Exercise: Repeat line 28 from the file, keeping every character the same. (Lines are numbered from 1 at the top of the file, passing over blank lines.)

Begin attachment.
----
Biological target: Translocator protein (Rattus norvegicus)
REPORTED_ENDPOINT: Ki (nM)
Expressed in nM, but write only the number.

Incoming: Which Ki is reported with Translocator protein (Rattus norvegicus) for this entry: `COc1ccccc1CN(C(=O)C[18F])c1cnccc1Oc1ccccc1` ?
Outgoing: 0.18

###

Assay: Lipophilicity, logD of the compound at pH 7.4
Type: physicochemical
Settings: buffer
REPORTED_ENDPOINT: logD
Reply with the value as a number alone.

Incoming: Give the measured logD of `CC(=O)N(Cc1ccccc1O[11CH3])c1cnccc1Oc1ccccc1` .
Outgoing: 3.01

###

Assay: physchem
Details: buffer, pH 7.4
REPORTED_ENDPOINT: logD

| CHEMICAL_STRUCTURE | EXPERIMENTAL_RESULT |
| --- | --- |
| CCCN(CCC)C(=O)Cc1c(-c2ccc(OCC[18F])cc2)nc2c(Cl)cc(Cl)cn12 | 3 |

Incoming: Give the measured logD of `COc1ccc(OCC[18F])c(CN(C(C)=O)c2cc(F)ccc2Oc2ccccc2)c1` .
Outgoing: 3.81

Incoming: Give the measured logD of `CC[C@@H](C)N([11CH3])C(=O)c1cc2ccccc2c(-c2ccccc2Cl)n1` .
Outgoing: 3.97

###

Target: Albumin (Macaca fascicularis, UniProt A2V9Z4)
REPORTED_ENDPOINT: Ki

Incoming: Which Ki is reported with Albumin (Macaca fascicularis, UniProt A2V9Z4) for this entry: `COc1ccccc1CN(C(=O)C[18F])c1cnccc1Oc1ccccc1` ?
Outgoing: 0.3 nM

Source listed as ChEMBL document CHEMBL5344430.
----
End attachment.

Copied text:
Incoming: Which Ki is reported with Albumin (Macaca fascicularis, UniProt A2V9Z4) for this entry: `COc1ccccc1CN(C(=O)C[18F])c1cnccc1Oc1ccccc1` ?